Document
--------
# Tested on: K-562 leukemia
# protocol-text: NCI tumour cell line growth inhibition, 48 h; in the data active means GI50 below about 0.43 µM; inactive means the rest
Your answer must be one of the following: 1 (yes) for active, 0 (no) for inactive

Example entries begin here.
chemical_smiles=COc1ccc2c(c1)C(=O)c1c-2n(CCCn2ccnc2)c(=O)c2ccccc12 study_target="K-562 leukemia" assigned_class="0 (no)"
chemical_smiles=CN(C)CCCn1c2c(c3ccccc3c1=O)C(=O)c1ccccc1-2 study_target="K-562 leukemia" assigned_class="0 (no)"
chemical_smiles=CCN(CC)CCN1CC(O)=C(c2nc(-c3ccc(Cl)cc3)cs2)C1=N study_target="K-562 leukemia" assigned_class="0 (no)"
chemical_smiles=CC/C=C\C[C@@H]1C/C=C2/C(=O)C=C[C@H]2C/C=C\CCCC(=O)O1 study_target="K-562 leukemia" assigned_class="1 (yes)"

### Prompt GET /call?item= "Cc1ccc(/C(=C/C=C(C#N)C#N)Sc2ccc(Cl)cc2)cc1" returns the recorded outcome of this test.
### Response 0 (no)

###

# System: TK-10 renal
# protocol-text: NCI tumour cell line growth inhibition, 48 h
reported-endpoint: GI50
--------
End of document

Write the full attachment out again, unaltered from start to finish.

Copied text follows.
# Tested on: K-562 leukemia
# protocol-text: NCI tumour cell line growth inhibition, 48 h; in the data active means GI50 below about 0.43 µM; inactive means the rest
Your answer must be one of the following: 1 (yes) for active, 0 (no) for inactive

Example entries begin here.
chemical_smiles=COc1ccc2c(c1)C(=O)c1c-2n(CCCn2ccnc2)c(=O)c2ccccc12 study_target="K-562 leukemia" assigned_class="0 (no)"
chemical_smiles=CN(C)CCCn1c2c(c3ccccc3c1=O)C(=O)c1ccccc1-2 study_target="K-562 leukemia" assigned_class="0 (no)"
chemical_smiles=CCN(CC)CCN1CC(O)=C(c2nc(-c3ccc(Cl)cc3)cs2)C1=N study_target="K-562 leukemia" assigned_class="0 (no)"
chemical_smiles=CC/C=C\C[C@@H]1C/C=C2/C(=O)C=C[C@H]2C/C=C\CCCC(=O)O1 study_target="K-562 leukemia" assigned_class="1 (yes)"

### Prompt GET /call?item= "Cc1ccc(/C(=C/C=C(C#N)C#N)Sc2ccc(Cl)cc2)cc1" returns the recorded outcome of this test.
### Response 0 (no)

###

# System: TK-10 renal
# protocol-text: NCI tumour cell line growth inhibition, 48 h
reported-endpoint: GI50